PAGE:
The ad hoc briefing paper “Preventing violent radicalisation and terrorist recruitment in the EU – The threat to Europe by radical Islamic terrorist groups” provides an original analysis and evaluation of the different strategies that are meant to deal with such phenomena, as well as their effectiveness. This perspective takes into account the dynamics of actions/reactions between the various parts involved in violence and its repression, thus going beyond recommendations mainly aiming at controlling the networks through which individuals enter the radicalizing dynamics, in a “worst-case scenario” perspective. The core point of the paper is to transgress the different forms of self-censorship that exist in the field of the counterterrorist public policies, by insisting upon the fact that some of the measures taken can contribute to the radicalisation, or more accurately, to the dynamics of escalation. The priority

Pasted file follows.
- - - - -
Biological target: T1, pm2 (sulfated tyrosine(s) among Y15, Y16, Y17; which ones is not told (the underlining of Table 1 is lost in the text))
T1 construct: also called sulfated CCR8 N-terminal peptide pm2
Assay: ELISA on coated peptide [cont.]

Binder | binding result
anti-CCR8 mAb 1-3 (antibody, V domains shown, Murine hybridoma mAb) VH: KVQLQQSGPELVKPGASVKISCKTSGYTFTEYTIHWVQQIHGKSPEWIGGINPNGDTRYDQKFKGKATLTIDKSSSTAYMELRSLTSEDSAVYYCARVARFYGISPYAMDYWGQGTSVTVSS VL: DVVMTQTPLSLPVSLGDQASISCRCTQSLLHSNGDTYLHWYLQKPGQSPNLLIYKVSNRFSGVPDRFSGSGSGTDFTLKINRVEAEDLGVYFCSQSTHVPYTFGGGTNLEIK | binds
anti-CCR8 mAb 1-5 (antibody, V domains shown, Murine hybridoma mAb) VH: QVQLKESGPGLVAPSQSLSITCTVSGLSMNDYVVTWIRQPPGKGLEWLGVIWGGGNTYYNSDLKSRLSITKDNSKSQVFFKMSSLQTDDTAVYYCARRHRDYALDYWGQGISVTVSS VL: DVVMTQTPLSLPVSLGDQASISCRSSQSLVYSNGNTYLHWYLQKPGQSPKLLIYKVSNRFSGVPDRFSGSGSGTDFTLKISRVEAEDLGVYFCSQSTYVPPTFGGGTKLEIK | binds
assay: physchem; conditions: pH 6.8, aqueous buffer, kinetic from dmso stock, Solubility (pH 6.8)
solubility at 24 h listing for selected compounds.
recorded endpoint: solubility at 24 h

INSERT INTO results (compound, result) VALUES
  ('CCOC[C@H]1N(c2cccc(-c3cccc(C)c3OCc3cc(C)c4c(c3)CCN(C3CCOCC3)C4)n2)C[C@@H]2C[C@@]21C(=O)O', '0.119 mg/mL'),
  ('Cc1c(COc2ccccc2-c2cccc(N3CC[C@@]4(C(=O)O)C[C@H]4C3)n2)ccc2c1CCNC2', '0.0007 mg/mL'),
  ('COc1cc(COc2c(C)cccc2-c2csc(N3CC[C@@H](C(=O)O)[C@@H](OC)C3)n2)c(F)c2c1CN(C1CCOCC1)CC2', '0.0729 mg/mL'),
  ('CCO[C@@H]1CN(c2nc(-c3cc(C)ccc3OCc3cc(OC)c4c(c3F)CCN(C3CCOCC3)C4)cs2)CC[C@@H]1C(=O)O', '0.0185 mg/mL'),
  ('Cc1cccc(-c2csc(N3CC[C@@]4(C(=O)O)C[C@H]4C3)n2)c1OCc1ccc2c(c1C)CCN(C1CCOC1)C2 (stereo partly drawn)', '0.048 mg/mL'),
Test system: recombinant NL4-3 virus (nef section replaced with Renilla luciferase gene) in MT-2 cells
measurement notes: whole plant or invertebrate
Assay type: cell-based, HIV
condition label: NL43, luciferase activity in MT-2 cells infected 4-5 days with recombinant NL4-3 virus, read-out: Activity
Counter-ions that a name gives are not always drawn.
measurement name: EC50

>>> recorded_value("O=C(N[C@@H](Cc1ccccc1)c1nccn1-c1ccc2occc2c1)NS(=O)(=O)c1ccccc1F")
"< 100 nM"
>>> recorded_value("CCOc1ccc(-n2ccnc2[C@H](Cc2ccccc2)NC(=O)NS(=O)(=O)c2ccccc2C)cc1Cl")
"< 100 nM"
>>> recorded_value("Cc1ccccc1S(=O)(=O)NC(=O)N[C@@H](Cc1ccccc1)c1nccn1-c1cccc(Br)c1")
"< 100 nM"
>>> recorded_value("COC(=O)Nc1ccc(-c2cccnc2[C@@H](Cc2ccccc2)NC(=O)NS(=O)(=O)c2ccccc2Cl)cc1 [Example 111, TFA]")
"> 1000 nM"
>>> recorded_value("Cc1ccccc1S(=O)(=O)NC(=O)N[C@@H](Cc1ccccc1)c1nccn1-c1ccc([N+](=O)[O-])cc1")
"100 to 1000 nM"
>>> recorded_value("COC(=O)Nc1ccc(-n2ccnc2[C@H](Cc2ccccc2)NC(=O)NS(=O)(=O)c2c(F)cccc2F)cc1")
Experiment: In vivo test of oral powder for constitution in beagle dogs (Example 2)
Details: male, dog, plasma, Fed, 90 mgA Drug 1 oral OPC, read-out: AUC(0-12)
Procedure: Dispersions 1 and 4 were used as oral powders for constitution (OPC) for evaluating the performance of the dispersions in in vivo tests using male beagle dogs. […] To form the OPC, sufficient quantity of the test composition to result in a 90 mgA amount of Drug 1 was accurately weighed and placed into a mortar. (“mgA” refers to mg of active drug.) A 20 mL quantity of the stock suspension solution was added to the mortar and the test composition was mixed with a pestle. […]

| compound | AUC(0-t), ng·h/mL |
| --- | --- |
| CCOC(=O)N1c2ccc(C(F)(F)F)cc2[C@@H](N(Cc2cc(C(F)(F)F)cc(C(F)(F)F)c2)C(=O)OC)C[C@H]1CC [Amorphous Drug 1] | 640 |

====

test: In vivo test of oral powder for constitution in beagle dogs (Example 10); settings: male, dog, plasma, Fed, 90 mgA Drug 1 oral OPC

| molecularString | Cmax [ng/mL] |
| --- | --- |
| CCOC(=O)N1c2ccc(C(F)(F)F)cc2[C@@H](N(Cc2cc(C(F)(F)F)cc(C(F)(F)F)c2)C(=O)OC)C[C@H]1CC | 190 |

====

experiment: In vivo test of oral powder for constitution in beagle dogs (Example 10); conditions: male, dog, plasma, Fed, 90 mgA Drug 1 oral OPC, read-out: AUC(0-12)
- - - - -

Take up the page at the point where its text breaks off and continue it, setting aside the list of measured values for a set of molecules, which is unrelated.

is then to move the focus, while widening the angle of the problem, to highlight the interactions not only between clandestine organisations and reference fields but also public authorities, journalists and others. The question of the radicalisation must be reconsidered and redefined as a subsidiary of the questions on escalation and de-escalation dynamics of the conflicts.
The ad hoc briefing paper is thus structured as follows: the first part aims at understanding the
radicalisation processes; the second part deals with the questions of clandestineness, radicalisation and recruitment; the third part deals with the dilemma faced by authorities and their policies, that can either lead to an escalation or a de-escalation, depending on whether they tend to mimetic rivalry or distanciation. Finally, the paper provides certain policy recommendations, mainly based on favouring distanciation, taking into account the pernicious effects of intensified measures of control, repression or war on violent radicalisation, and controlling and supervising counter radicalisation.
Authors: Didier Bigo and Laurent Bonelli, Centre d’Etudes sur les Conflits, Paris